Moussavinejad said that based on the plan, in case of increased sanctions against Iran and violation of Iran’s rights to use peaceful nuclear technology, “the government will be necessitated to launch Arak heavy water reactor and also increase the level of uranium enrichment to 60% to provide the fuel needs of Iranian vessels engines”.
The bill was presented after Washington breached the recent Geneva deal between Iran and the world powers by blacklisting a dozen companies and individuals for evading US sanctions.
During the last year, similar bills have been compiled by smaller numbers of Iranian legislators, but they were all rejected or their verification was postponed by the Presiding Board.
In July 2012, a senior legislator declared that some MPs were discussing the plan to use nuclear fuel in Iranian vessels, and urged the government to enrich uranium to the needed levels to be used in such nuclear-powered ships.
“The government should enrich uranium to the needed level to supply fuel for the ships,” member of the parliament’s Industries Commission Allahverdi Dehqani told FNA at the time.
“Given the western states’ sanctions against the Islamic Republic of Iran, which include an embargo on the supply of fossil fuels to Iranian vessels, the Islamic Republic will replace the fossil fuel with nuclear fuel to counter the sanctions so that Iranian ships would not need refueling for long-distance voyages,” he added.
“The government should enrich uranium to the necessary levels to supply fuel for such ships since we cannot cut our trade relations with other countries due to the western sanctions,” Dehqani said.
After the 2012 effort, a larger number of Iranian legislators presented a new bill to the Presiding Board but it was rejected too.
Iran announced in April that it could start enriching uranium to the purity level of 50 percent if its research community declares a need to nuclear-fueled submarines, but meantime underlined that it is not enriching uranium over 20 percent of purity at present and has no such plans for future now.
“For now we have no plans for enrichment above 20 percent,” former Head of the Atomic Energy Organization of Iran (AEOI) Fereidoun Abbasi said at the time, and added, “But in some cases … such as ships and submarines, if our researchers have a need for greater presence under the sea, we must build small engines whose construction requires fuel enriched to 45 to 56 percent.”
“In this case, it’s possible we would need this fuel.”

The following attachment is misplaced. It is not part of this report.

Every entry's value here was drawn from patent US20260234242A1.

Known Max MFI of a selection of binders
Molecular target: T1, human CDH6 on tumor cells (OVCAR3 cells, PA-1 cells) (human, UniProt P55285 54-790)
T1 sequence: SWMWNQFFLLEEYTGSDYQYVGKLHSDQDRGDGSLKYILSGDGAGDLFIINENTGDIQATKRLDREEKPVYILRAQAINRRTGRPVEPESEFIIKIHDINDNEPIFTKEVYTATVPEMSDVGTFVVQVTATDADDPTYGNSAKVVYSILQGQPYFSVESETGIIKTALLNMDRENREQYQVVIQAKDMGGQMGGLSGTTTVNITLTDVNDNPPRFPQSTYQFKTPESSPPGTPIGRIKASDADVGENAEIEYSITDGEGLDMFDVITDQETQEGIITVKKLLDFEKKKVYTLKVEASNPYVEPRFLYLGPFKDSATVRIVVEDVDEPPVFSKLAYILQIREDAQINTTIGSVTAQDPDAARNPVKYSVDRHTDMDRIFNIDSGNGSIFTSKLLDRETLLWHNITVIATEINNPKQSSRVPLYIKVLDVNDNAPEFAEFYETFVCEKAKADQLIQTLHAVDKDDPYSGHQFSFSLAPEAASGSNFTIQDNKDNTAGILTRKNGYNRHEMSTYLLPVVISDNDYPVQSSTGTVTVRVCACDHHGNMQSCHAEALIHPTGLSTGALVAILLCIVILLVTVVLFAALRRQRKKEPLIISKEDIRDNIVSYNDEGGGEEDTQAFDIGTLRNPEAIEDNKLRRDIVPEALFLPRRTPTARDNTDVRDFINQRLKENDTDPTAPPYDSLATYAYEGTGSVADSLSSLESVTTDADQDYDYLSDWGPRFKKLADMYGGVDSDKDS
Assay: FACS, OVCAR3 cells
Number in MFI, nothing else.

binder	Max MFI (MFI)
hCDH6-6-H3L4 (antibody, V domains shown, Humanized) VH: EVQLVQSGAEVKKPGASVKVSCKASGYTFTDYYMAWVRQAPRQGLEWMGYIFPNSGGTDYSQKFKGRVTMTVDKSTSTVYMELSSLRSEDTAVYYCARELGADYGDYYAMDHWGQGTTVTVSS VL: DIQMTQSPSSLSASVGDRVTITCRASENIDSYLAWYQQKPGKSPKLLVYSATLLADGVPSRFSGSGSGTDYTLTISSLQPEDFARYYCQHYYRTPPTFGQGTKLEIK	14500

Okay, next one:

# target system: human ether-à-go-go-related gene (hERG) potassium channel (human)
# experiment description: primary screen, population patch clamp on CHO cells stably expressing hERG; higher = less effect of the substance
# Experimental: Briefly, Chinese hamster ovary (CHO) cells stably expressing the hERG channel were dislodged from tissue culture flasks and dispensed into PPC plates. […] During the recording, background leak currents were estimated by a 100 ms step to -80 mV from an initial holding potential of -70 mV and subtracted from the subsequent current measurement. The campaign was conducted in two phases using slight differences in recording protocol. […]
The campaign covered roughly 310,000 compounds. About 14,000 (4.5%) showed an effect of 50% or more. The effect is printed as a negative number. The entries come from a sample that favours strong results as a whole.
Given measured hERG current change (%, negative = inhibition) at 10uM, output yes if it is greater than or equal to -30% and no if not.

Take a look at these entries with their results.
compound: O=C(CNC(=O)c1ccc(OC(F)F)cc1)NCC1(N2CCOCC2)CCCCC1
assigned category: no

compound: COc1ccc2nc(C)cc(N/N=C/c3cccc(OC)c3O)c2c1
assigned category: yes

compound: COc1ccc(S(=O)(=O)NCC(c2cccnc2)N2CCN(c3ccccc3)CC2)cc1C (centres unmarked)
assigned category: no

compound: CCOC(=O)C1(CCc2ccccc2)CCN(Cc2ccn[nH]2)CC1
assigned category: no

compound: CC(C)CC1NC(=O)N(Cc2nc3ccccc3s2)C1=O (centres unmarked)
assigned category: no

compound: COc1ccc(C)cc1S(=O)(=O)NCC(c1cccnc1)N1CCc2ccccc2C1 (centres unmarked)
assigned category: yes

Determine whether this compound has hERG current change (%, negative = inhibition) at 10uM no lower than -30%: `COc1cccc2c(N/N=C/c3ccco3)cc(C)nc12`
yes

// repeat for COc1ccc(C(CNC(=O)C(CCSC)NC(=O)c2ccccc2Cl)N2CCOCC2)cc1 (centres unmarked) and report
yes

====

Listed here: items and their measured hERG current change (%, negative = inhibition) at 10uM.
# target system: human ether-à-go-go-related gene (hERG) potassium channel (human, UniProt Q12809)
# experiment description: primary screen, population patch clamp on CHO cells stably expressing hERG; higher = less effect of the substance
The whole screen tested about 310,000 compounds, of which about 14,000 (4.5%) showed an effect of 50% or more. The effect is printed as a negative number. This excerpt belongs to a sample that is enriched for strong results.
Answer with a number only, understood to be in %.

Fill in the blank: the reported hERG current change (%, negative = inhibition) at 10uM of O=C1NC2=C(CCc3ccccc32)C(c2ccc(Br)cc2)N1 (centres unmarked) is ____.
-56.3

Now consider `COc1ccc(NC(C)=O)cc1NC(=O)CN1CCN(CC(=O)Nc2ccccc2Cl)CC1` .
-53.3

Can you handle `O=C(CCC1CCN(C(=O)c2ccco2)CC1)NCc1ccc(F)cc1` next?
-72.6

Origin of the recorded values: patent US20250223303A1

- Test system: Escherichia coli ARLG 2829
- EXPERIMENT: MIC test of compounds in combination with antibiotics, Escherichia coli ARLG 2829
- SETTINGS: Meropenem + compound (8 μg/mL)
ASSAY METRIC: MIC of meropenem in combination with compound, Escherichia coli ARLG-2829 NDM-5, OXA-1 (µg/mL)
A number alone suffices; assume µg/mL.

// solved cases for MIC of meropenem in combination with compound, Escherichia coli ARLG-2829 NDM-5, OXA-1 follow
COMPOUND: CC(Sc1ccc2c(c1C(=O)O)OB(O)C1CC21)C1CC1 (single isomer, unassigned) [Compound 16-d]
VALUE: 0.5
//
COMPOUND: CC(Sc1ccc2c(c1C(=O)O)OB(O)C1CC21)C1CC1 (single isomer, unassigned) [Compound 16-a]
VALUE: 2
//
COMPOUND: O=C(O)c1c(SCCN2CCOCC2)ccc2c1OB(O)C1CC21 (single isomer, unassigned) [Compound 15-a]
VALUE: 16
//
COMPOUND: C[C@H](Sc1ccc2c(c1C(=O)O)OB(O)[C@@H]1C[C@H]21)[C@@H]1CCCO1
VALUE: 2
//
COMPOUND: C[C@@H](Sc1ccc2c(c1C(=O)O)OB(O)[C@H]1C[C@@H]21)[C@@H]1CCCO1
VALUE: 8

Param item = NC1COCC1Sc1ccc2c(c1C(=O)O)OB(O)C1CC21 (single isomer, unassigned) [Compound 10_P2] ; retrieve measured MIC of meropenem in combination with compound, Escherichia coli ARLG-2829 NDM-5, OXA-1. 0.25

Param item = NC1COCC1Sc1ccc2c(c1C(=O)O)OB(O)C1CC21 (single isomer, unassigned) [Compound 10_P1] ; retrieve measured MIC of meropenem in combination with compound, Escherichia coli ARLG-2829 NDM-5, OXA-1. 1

Meantime, the former Iranian nuclear chief stressed that the country did not have any plan then to work on enrichment levels above 20 percent, and reminded that the International Atomic Energy Agency (IAEA) has never reported enrichment activities at 50 percent of purity level in Iran, “because there has never been such a thing” in Iran.
This is not the first time Iran announces that it enjoys the technical know-how to enrich uranium to purity levels above 20 percent. Abbasi had first announced in July 2012 that Iran is in possession of the technical knowledge to produce the nuclear fuel needed for trade vessels and submarines.
“We have the capability to produce nuclear fuel for ships and submarines,” Abbasi said, and added, “But currently no plan to enrich uranium beyond 20 percent of enrichment is on our agenda.”
The AEOI has no difficulty to move towards such systems and technologies, once it becomes a matter of basic need and the government makes a decision about it, Abbasi stated.
Iranian military officials had also earlier informed that the country is designing a nuclear-fueled submarine.
In 2012, a senior Iranian Navy commander stressed Iran’s high capabilities in designing and manufacturing different types of submarines, and announced the country’s move towards manufacturing nuclear-powered submarines.
Speaking to FNA at the time, Lieutenant Commander of the Navy for Technical Affairs Rear Admiral Abbas Zamini pointed to the navy’s plan to manufacture super heavy nuclear-powered submarines, and stated, “Right now, we are at the initial phases of manufacturing atomic submarines.”
He noted Iran’s astonishing progress in developing and acquiring civilian nuclear technology for various power-generation, agricultural and medical purposes, and said such advancements allow Iran to think of manufacturing nuclear-fueled submarines.
Admiral Zamini further reminded that using nuclear power to fuel submarines is among the civilian uses of the nuclear technology and all countries are, thus, entitled to the right to make such a use.

Iran Asking For 60 Percent

Iran Asking For 60 Percent Uranium

Image

Iran Lawmakers Propose Bill On Uranium Enrichment

December 26, 2013
Some 100 Iranian lawmakers have introduced a bill that would require the government to increase uranium enrichment to 60 percent if any new international sanctions are imposed on the country.
State media reported on December 25 that it is unclear when the legislature will consider the bill.
The proposed measure is being seen as retaliation for a bill introduced last week in the U.S. Senate that would authorize new sanctions if Iran fails to abide by a temporary agreement over its disputed nuclear program signed in Geneva last month.
Under that deal between Iran and the so-called P5+1 group of countries — Britain, China, France, Russia, the United States, and Germany — Iran agreed to limit enrichment to 5 percent and neutralize its stockpile of 20 percent enriched uranium in exchange for an easing of some sanctions.